Wednesday, July 31, 2013

Obama's speech on the George Zimmerman/Trayvon Martin verdict.

Race relations in the U.S. have often been characterized by what psychoanalysts call "splitting." The very notion of "black" and "white" is a prime illustration of splitting, which occurs when "never the twain shall meet."  In fact, black people and white people form a continuum, both in terms of color and genetically, but we categorize them in black-white fashion so we can believe that there is an absolute separation between "us" and "them".  Politics, especially in a two-party system, tend also to be characterized by splitting: Democrats vs. Republicans, Tea Party Republicans vs. Old Guard Republicans, and so on.

Psychoanalysts speak of a process by which these splits are overcome, as it is recognized that the complexity of anything in life cannot be captured in a simple binary.  Yet, these binaries are essential as well: they simplify an overwhelming reality for us; binaries allow for taking positions, emotional and/or political.  It is hard to talk about anything without invoking binaries, language is full of them.  We need to use a lot more words to be true to the complexity of things than to put them into widely used baskets. When we do try to bring binaries together into a more complex view of reality that recognizes opposing views and feelings, psychoanalysts speak of the process as "containing".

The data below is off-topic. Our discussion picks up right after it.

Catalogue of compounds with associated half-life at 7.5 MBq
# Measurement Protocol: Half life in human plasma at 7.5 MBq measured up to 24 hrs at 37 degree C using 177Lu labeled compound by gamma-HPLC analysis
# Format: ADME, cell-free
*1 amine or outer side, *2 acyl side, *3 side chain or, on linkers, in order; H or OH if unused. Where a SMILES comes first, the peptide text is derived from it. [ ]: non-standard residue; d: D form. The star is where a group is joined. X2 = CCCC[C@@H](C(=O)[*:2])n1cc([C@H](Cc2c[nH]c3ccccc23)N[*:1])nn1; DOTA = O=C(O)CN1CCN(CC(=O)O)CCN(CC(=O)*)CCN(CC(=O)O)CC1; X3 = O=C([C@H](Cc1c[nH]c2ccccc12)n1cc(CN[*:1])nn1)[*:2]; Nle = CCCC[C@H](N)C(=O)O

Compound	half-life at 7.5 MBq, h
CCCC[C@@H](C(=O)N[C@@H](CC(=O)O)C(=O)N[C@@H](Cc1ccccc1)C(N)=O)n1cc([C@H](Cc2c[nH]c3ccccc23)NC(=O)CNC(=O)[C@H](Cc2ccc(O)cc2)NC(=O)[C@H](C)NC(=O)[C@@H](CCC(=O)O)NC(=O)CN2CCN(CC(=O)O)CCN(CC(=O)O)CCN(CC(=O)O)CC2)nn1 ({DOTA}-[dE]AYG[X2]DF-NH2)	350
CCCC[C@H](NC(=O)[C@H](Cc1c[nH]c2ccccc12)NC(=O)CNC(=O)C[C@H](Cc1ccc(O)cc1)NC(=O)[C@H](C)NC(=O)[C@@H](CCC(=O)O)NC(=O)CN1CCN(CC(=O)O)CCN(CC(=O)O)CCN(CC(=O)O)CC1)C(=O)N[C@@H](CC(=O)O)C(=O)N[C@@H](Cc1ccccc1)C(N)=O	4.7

So when Obama talks about race and the George Zimmerman/Trayvon Martin case, his starting point is splitting on two levels.  Race is split into black and white, and his listeners tend to be split into pro and con on the verdict.  Obama's goal, politically, is to bring pro and con together into a "more perfect union".  In terms of race relations, his goal is to bring black and white together by presenting how many black people, including himself, feel about the verdict, without reinforcing splitting (and damaging himself politically) by alienating too many white people.  (Note how I am using the words "black" and "white" reflexively, and to save words.)  He is seeking to "contain" both intellectually and politically.

Obama seeks to accomplish this goal by a strategic use of vagueness, and by countering most of his assertions of a "black" point of view with a qualification, wording that moderates his position.  For example, Obama said:

"Now this isn't to say that the African-American community is naive about the fact that African-American young men are disproportionately involved in the criminal justice system; that they're disproportionately both victims and perpetrators of violence. It is not to make excuses for that fact---although black folks do interpret the reasons for that in a historical context.  They understand that some of the violence that takes place in poor black neighborhoods around the country is born out of a very violent past in this country, and that the poverty and dysfunction that we see in those communities can be traced to a very difficult history."